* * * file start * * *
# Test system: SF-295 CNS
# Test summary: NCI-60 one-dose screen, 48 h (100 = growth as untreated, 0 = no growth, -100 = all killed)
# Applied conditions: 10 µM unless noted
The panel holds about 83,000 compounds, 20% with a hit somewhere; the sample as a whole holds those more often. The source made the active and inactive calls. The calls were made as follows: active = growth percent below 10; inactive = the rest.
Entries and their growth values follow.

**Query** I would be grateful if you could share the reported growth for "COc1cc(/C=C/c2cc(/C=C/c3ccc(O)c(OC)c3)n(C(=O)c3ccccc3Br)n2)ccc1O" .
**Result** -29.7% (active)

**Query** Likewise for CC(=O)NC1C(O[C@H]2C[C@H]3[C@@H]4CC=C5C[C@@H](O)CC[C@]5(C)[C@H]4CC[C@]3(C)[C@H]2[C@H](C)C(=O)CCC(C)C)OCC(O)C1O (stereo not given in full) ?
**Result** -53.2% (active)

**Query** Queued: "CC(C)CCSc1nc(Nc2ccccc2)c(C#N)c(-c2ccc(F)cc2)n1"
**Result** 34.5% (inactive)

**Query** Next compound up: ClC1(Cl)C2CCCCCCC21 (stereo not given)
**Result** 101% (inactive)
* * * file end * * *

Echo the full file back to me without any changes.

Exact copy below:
# Test system: SF-295 CNS
# Test summary: NCI-60 one-dose screen, 48 h (100 = growth as untreated, 0 = no growth, -100 = all killed)
# Applied conditions: 10 µM unless noted
The panel holds about 83,000 compounds, 20% with a hit somewhere; the sample as a whole holds those more often. The source made the active and inactive calls. The calls were made as follows: active = growth percent below 10; inactive = the rest.
Entries and their growth values follow.

**Query** I would be grateful if you could share the reported growth for "COc1cc(/C=C/c2cc(/C=C/c3ccc(O)c(OC)c3)n(C(=O)c3ccccc3Br)n2)ccc1O" .
**Result** -29.7% (active)

**Query** Likewise for CC(=O)NC1C(O[C@H]2C[C@H]3[C@@H]4CC=C5C[C@@H](O)CC[C@]5(C)[C@H]4CC[C@]3(C)[C@H]2[C@H](C)C(=O)CCC(C)C)OCC(O)C1O (stereo not given in full) ?
**Result** -53.2% (active)

**Query** Queued: "CC(C)CCSc1nc(Nc2ccccc2)c(C#N)c(-c2ccc(F)cc2)n1"
**Result** 34.5% (inactive)

**Query** Next compound up: ClC1(Cl)C2CCCCCCC21 (stereo not given)
**Result** 101% (inactive)